In the present day Queens of terraced high rises, a little trolley rail imbedded in blacktop remains. While bones of steel remain as buried artifacts, bones of many colonial and Early American settlers are lost and forgotten. Long before there were any cemeteries or tombstone makers, Long Island settlers (the Pullis family among them) were faced with death and the problem of burial. The earliest solution was to fence off a corner of the family farm and turn it into a private burial ground.

There were many such plots in Queens once but the cutting of streets into estates and the coming of (mid-19th century) large public cemeteries such as Cypress Hills (1852) and Lutheran-All Faiths (1852) made this approach to burial obsolete. It also left the plots isolated and subject to vandalism and neglect. Many (including Native Americans, African American and poor immigrant small burial plots were obliterated. A notable one was the Berrien-Remsen Burying Ground, located at the north end of Berrien's Lane at the water’s edge, facing Berrien's Creek, Astoria. It was obliterated in 1902 when Consolidated Gas Company filled the creek between the shore and Berrien's Island.

Church burial sites were also destroyed. The Trinity Methodist Church was moved in 1886 from the south side of Main Street, Astoria, near its junction with Astoria Boulevard, to Crescent Street and 30th Road. The remains were re- interred, but as late as 1961, workers excavating the site uncovered forgotten skulls and bones. Prominent families, unlike many less affluent ones, were able to transfer their deceased family members to large public cemeteries. The Hallet Burying Ground, located at Main Street in Astoria and containing all the Hallets from the 1600s to 1861, was sold for business reasons. All the stones then existing were transferred to Mt. Olivet Cemetery in Maspeth where they still may be seen.

The disappearance of small burial plots may be attributed in no small measure to the Rural Cemetery Act of 1847 legislation legalizing large public cemeteries, along with residential and commercial development. However, a few small family burial plots survive in the sea of houses which now cover every part of Queens. Among them are:

1. The Remsen Family Cemetery, a survivor from Colonial times, is the scene of the annual American Legion ceremonies at Trotting Course Lane and Metropolitan Avenue. This plot contains eight known graves including Revolutionary War General Abraham Remsen and Jeromus Remsen.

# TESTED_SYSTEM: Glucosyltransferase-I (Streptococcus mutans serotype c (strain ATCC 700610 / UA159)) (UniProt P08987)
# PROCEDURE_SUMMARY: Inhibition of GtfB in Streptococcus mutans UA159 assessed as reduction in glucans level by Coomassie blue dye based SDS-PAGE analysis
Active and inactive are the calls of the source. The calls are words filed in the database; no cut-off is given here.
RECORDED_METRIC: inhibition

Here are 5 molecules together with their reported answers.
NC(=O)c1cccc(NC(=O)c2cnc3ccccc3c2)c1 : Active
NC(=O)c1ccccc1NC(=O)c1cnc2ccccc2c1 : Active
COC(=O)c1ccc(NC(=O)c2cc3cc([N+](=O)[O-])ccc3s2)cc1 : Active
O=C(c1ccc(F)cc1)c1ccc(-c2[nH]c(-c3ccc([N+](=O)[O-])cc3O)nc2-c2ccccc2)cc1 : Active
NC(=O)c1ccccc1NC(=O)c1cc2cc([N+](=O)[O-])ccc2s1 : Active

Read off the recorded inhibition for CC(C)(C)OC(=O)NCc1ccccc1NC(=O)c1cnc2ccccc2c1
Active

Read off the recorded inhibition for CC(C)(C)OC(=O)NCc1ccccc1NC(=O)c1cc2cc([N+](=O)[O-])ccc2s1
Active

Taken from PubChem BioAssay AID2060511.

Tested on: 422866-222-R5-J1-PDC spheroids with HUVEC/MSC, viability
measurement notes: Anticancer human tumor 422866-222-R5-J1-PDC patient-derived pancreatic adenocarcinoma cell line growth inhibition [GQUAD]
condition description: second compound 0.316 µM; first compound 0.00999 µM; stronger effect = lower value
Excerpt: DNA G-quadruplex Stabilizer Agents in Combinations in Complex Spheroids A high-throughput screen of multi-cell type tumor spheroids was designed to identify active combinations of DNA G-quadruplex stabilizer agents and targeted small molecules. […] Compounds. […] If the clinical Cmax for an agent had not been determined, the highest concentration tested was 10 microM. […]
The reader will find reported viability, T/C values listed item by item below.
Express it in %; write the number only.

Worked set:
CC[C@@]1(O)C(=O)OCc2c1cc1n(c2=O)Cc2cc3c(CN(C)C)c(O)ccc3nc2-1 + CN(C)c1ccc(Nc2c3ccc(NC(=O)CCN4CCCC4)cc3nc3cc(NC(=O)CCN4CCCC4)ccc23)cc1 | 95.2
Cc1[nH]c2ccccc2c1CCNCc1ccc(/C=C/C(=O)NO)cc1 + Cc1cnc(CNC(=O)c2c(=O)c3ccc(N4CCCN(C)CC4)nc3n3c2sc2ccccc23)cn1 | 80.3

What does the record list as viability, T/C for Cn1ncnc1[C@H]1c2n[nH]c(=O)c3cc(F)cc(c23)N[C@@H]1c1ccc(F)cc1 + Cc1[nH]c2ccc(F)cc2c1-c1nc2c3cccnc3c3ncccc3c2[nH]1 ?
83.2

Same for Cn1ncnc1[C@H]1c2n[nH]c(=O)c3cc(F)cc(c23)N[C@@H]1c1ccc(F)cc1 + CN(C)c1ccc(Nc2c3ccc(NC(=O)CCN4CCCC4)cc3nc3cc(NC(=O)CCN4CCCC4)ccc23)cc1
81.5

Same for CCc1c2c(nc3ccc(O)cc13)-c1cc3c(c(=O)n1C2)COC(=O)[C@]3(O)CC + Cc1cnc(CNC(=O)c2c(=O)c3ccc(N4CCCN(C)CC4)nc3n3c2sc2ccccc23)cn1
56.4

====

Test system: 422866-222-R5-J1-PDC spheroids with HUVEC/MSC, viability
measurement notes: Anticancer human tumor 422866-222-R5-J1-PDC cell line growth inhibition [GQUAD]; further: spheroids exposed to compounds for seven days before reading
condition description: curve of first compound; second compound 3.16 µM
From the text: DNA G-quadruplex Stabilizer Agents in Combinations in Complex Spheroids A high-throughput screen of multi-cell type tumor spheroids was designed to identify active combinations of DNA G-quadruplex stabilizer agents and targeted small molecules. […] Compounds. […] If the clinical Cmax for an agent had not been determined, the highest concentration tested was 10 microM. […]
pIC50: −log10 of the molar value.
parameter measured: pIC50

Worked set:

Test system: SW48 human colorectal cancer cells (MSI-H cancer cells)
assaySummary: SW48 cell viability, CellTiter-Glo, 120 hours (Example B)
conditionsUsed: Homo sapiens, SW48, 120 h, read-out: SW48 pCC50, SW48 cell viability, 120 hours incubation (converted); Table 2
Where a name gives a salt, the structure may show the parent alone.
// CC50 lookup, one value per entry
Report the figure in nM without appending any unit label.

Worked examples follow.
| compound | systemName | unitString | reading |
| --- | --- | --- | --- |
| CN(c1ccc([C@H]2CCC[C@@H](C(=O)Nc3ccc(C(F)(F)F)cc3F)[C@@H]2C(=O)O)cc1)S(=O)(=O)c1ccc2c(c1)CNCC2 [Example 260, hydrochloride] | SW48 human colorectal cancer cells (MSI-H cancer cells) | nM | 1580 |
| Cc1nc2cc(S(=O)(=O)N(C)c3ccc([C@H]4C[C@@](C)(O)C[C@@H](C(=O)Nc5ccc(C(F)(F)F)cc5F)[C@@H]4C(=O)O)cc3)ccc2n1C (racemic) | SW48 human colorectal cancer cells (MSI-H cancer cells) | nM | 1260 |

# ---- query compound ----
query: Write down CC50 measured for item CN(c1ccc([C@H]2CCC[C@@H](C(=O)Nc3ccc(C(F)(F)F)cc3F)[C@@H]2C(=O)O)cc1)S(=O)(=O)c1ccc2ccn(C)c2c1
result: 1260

2. The Alsop Burying Ground inside Calvary Cemetery, 291 feet away from the Penny Bridge entrance at Laurel Hill Boulevard, remains. When the Alsop Family Farm was deeded to the Roman Catholic Diocese in 1846 the arrangement provided that the Alsop Family Plot remain inviolate and so it has to this day.

3. The Lawrence Family Plot at 20th Road and 30th Street in Long Island City is a well preserved burial plot containing 100 odd monuments dating from 1751 to 1975.

4. The Betts Family Cemetery sits inside Mount Zion Cemetery near 54th Avenue and 58th Street in Maspeth. Mt. Zion was built in 1893, enveloping the Betts family burial plot; Captain Richard (1613-1713) and wife Joanna’s home once stood at what is now the southwest corner of the cemetery.

5. The Pullis Family Plot in Juniper's passive park contains Thomas Pullis, wife Elizabeth and a child. Thomas Pullis Sr. took steps to insure its permanent protection. Pullis, Sr. whu died May 5, 1854, aged 76 years, bequeathed his farm to his three sons with the condition that this farm was never to be sold. In his estate funds were provided to build a brick wall around the cemetery so that it would be protected permanently. Ed Shusterich and other dedicated volunteers continue to maintain the Pullis plot so that it is now the crown jewel of Juniper Valley Park.

Today, bones uncovered by the pavement of progress, bear witness to an earlier Queens whose farms were many and whose houses were few.

Some information taken from “300 Years of Long Island City” by Vincent F. Seyfried